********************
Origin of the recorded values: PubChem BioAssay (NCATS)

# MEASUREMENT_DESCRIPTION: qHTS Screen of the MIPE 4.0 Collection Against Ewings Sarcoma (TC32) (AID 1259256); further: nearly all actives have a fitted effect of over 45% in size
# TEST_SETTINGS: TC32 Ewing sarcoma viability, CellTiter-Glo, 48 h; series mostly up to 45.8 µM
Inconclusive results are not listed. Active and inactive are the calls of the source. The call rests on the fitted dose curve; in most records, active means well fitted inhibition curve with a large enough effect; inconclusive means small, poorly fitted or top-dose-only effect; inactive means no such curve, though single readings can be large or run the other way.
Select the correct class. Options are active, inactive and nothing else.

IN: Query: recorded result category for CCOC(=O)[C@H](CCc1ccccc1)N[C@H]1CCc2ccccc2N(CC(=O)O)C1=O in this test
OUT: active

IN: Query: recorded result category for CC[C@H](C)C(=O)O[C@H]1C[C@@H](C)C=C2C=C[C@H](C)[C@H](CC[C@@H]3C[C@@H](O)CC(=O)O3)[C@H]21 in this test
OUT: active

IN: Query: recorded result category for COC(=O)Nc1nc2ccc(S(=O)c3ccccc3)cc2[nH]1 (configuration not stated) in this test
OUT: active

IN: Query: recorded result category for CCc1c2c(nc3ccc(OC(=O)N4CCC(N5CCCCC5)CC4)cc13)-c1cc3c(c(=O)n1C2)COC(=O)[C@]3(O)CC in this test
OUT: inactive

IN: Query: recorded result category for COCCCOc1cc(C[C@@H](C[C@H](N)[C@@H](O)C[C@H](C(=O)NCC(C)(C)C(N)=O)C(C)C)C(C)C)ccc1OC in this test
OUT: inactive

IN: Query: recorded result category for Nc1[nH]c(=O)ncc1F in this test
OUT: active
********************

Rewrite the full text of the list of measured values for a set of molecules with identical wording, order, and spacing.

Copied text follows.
Origin of the recorded values: PubChem BioAssay (NCATS)

# MEASUREMENT_DESCRIPTION: qHTS Screen of the MIPE 4.0 Collection Against Ewings Sarcoma (TC32) (AID 1259256); further: nearly all actives have a fitted effect of over 45% in size
# TEST_SETTINGS: TC32 Ewing sarcoma viability, CellTiter-Glo, 48 h; series mostly up to 45.8 µM
Inconclusive results are not listed. Active and inactive are the calls of the source. The call rests on the fitted dose curve; in most records, active means well fitted inhibition curve with a large enough effect; inconclusive means small, poorly fitted or top-dose-only effect; inactive means no such curve, though single readings can be large or run the other way.
Select the correct class. Options are active, inactive and nothing else.

IN: Query: recorded result category for CCOC(=O)[C@H](CCc1ccccc1)N[C@H]1CCc2ccccc2N(CC(=O)O)C1=O in this test
OUT: active

IN: Query: recorded result category for CC[C@H](C)C(=O)O[C@H]1C[C@@H](C)C=C2C=C[C@H](C)[C@H](CC[C@@H]3C[C@@H](O)CC(=O)O3)[C@H]21 in this test
OUT: active

IN: Query: recorded result category for COC(=O)Nc1nc2ccc(S(=O)c3ccccc3)cc2[nH]1 (configuration not stated) in this test
OUT: active

IN: Query: recorded result category for CCc1c2c(nc3ccc(OC(=O)N4CCC(N5CCCCC5)CC4)cc13)-c1cc3c(c(=O)n1C2)COC(=O)[C@]3(O)CC in this test
OUT: inactive

IN: Query: recorded result category for COCCCOc1cc(C[C@@H](C[C@H](N)[C@@H](O)C[C@H](C(=O)NCC(C)(C)C(N)=O)C(C)C)C(C)C)ccc1OC in this test
OUT: inactive

IN: Query: recorded result category for Nc1[nH]c(=O)ncc1F in this test
OUT: active